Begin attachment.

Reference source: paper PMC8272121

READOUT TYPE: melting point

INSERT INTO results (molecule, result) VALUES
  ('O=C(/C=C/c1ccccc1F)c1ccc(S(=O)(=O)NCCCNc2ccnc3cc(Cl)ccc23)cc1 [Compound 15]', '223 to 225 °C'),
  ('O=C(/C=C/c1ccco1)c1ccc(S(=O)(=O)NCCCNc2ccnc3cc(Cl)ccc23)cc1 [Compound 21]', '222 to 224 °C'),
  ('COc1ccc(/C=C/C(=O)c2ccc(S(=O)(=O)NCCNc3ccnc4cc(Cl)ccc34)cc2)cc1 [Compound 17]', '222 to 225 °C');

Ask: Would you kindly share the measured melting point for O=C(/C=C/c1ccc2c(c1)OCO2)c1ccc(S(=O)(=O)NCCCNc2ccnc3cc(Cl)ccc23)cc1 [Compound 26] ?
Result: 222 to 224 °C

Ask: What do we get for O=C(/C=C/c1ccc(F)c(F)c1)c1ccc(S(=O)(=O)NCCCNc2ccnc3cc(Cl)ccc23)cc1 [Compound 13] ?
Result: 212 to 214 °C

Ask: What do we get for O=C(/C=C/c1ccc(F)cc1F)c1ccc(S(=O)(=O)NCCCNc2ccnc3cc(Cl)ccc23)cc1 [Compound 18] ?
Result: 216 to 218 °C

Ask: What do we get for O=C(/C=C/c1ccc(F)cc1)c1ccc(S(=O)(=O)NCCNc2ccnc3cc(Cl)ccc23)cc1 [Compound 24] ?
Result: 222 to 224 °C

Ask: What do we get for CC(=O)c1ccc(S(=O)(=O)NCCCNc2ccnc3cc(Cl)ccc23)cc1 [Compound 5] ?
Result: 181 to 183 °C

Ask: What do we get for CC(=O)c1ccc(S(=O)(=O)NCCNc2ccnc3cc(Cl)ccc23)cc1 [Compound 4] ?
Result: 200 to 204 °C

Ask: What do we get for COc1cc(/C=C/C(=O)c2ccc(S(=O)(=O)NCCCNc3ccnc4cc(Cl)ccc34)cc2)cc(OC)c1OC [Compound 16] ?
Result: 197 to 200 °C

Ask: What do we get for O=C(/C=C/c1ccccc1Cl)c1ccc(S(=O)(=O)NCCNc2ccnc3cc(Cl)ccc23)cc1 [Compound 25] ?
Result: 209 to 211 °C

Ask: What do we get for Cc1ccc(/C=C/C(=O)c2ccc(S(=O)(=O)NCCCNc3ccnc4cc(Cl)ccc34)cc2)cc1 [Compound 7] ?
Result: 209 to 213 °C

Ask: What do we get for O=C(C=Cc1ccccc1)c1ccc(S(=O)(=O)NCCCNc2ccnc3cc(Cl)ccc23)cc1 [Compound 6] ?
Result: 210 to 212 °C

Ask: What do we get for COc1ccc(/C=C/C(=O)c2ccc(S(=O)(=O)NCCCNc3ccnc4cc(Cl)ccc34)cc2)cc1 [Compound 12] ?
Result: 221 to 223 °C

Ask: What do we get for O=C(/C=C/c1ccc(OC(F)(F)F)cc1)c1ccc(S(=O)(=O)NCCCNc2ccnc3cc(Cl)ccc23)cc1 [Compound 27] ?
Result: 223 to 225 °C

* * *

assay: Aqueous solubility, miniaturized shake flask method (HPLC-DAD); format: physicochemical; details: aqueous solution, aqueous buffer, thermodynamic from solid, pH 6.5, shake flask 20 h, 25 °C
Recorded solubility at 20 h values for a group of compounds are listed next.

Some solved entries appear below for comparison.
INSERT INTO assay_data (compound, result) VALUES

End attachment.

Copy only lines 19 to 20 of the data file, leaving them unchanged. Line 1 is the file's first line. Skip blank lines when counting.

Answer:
Ask: What do we get for COc1cc(/C=C/C(=O)c2ccc(S(=O)(=O)NCCCNc3ccnc4cc(Cl)ccc34)cc2)cc(OC)c1OC [Compound 16] ?
Result: 197 to 200 °C